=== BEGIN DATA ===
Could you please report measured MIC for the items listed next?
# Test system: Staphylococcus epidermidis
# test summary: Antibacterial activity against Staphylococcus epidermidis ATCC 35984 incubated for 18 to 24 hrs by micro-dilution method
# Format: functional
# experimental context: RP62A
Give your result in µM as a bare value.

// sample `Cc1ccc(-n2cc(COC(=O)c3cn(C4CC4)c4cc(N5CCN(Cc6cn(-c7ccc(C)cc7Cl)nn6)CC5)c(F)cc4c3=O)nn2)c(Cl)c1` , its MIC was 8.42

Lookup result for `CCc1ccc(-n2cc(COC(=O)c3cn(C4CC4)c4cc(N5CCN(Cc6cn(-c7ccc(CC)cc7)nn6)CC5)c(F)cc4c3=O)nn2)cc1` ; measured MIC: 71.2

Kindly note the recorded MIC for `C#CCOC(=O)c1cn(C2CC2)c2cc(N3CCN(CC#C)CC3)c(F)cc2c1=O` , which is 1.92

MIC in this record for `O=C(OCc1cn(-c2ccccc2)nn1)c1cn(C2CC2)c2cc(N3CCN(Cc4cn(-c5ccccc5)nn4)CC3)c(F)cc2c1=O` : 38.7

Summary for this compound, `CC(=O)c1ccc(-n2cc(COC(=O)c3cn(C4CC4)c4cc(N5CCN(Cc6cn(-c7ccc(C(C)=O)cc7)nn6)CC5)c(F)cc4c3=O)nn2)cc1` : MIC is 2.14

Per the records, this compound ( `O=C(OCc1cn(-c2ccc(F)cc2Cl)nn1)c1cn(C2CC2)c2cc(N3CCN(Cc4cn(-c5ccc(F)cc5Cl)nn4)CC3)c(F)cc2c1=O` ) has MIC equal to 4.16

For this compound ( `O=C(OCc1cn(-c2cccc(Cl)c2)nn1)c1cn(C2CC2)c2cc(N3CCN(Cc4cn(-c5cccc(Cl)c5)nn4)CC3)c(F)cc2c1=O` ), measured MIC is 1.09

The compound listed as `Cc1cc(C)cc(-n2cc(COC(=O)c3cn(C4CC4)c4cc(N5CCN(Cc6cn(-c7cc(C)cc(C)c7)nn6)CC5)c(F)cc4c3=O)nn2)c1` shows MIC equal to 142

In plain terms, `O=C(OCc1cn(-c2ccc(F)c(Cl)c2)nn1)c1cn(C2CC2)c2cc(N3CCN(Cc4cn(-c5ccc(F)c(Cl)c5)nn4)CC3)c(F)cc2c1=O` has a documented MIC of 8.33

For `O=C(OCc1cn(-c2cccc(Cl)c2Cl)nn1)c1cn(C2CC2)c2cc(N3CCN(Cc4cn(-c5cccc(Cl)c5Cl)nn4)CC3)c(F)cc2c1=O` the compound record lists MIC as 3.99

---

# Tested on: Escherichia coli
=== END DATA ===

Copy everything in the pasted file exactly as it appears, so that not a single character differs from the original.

Could you please report measured MIC for the items listed next?
# Test system: Staphylococcus epidermidis
# test summary: Antibacterial activity against Staphylococcus epidermidis ATCC 35984 incubated for 18 to 24 hrs by micro-dilution method
# Format: functional
# experimental context: RP62A
Give your result in µM as a bare value.

// sample `Cc1ccc(-n2cc(COC(=O)c3cn(C4CC4)c4cc(N5CCN(Cc6cn(-c7ccc(C)cc7Cl)nn6)CC5)c(F)cc4c3=O)nn2)c(Cl)c1` , its MIC was 8.42

Lookup result for `CCc1ccc(-n2cc(COC(=O)c3cn(C4CC4)c4cc(N5CCN(Cc6cn(-c7ccc(CC)cc7)nn6)CC5)c(F)cc4c3=O)nn2)cc1` ; measured MIC: 71.2

Kindly note the recorded MIC for `C#CCOC(=O)c1cn(C2CC2)c2cc(N3CCN(CC#C)CC3)c(F)cc2c1=O` , which is 1.92

MIC in this record for `O=C(OCc1cn(-c2ccccc2)nn1)c1cn(C2CC2)c2cc(N3CCN(Cc4cn(-c5ccccc5)nn4)CC3)c(F)cc2c1=O` : 38.7

Summary for this compound, `CC(=O)c1ccc(-n2cc(COC(=O)c3cn(C4CC4)c4cc(N5CCN(Cc6cn(-c7ccc(C(C)=O)cc7)nn6)CC5)c(F)cc4c3=O)nn2)cc1` : MIC is 2.14

Per the records, this compound ( `O=C(OCc1cn(-c2ccc(F)cc2Cl)nn1)c1cn(C2CC2)c2cc(N3CCN(Cc4cn(-c5ccc(F)cc5Cl)nn4)CC3)c(F)cc2c1=O` ) has MIC equal to 4.16

For this compound ( `O=C(OCc1cn(-c2cccc(Cl)c2)nn1)c1cn(C2CC2)c2cc(N3CCN(Cc4cn(-c5cccc(Cl)c5)nn4)CC3)c(F)cc2c1=O` ), measured MIC is 1.09

The compound listed as `Cc1cc(C)cc(-n2cc(COC(=O)c3cn(C4CC4)c4cc(N5CCN(Cc6cn(-c7cc(C)cc(C)c7)nn6)CC5)c(F)cc4c3=O)nn2)c1` shows MIC equal to 142

In plain terms, `O=C(OCc1cn(-c2ccc(F)c(Cl)c2)nn1)c1cn(C2CC2)c2cc(N3CCN(Cc4cn(-c5ccc(F)c(Cl)c5)nn4)CC3)c(F)cc2c1=O` has a documented MIC of 8.33

For `O=C(OCc1cn(-c2cccc(Cl)c2Cl)nn1)c1cn(C2CC2)c2cc(N3CCN(Cc4cn(-c5cccc(Cl)c5Cl)nn4)CC3)c(F)cc2c1=O` the compound record lists MIC as 3.99

---

# Tested on: Escherichia coli